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Jankiel Kulawiec

Some farmers, Poles, hid me and kept me for a time. I was living with them in their house, and I didn't have to sit there the whole time. I went out to work sometimes, for instance to take apples to the squire.
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Mico Alvo

Sento's wife remained hidden and didn't turn up when all the Spanish were gathered. She managed to get to Athens and hide there. But she suffered. The Spanish that left from Athens weren't taken to Spain like it had happened with the first deportation. They took them to Bergen-Belsen. So she thought that she would be doing better than her husband and hid on her own but she suffered much more. She did survive though, and so did her two daughters.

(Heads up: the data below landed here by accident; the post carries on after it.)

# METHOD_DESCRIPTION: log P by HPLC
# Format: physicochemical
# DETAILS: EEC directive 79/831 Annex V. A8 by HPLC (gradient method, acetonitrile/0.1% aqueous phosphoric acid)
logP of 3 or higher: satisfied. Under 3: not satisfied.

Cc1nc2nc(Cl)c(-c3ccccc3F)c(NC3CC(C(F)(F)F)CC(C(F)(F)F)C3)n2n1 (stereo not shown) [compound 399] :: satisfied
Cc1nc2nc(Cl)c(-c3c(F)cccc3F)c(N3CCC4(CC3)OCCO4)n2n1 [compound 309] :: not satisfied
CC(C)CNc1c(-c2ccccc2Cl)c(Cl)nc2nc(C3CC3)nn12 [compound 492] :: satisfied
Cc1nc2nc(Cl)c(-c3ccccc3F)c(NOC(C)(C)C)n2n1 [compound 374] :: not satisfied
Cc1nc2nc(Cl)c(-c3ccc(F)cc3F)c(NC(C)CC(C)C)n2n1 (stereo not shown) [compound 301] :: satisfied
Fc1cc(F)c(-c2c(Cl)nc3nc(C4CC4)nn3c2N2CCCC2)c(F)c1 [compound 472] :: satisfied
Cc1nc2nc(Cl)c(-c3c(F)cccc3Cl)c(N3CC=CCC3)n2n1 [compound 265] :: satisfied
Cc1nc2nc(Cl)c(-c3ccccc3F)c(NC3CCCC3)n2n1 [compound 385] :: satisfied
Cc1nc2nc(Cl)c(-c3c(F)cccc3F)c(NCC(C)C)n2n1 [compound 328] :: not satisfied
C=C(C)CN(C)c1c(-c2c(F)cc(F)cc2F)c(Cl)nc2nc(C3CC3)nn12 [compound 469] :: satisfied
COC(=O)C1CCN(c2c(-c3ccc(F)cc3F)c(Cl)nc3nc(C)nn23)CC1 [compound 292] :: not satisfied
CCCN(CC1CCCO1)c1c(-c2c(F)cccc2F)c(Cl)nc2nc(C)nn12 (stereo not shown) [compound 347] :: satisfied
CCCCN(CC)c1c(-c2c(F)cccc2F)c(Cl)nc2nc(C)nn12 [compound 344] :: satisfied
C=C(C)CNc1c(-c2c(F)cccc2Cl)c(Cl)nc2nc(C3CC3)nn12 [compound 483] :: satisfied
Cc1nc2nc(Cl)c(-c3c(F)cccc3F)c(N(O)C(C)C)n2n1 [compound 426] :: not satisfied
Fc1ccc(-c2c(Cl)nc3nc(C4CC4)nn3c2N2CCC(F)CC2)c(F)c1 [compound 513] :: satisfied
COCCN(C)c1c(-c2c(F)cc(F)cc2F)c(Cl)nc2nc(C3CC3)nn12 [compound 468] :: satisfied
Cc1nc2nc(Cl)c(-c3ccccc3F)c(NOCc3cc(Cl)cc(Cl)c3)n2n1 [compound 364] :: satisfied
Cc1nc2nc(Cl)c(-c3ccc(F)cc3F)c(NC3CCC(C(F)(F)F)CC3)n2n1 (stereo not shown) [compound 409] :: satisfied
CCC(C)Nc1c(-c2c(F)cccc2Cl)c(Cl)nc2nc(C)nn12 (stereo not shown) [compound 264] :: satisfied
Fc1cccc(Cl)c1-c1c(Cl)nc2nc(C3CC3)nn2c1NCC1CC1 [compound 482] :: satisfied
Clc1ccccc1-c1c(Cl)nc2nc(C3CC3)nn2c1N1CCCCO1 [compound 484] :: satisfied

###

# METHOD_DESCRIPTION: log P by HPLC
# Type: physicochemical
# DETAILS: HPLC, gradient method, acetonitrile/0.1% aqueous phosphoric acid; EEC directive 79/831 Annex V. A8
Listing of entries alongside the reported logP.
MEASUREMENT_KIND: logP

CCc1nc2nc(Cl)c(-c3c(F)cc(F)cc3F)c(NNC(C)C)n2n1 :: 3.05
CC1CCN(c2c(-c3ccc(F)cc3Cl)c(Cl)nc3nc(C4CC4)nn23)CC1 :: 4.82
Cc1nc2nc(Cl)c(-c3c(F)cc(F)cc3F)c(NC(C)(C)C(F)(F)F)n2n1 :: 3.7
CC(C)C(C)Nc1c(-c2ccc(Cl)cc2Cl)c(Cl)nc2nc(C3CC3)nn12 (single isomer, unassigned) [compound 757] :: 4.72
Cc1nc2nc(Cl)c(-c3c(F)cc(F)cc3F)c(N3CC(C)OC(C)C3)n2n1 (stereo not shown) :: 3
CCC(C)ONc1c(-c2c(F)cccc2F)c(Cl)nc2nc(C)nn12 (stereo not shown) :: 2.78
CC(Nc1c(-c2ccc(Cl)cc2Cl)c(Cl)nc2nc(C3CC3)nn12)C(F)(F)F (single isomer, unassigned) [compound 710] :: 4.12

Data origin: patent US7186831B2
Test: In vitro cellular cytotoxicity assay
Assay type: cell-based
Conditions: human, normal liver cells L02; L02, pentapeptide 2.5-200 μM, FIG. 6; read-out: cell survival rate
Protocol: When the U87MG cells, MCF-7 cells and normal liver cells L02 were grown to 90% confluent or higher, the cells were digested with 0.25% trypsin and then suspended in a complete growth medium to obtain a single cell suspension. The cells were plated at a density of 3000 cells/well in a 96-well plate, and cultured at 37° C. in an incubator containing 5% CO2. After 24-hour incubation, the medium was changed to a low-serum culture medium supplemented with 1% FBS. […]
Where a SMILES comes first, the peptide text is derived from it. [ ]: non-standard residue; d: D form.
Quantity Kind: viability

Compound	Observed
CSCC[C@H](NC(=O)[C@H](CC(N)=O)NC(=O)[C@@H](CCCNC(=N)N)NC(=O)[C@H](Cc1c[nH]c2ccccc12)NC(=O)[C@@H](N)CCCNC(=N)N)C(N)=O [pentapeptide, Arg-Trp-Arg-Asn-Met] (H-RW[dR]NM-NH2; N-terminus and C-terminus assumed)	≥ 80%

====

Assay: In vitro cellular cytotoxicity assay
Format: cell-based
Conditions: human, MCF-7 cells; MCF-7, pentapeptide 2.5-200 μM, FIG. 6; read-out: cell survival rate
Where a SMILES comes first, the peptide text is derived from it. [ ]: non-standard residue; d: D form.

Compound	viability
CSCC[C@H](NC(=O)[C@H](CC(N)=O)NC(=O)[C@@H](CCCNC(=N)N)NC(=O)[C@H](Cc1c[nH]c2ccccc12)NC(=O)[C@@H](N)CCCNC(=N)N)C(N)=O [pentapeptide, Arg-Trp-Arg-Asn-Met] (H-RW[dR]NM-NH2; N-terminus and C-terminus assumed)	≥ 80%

Moshe Gattegno was with the Spanish. When the Spanish were liberated from Bergen-Belsen, he got eruptive typhus.

Aunt Lily survived, too. She had gotten married to Mario Modiano who was Italian. When the deportations started, the Italians put all the Italian citizens who were in Thessaloniki on an army train and moved them to Italian land. They didn't let the Germans take them. The Italian embassy helped many people. They gave out many certificates with fake citizenship. If, say, you had a grandfather or an uncle or someone, they would give you a certificate saying that you, too, are Italian. And they would send you on their own army train. So, this way they came to Athens and went into hiding.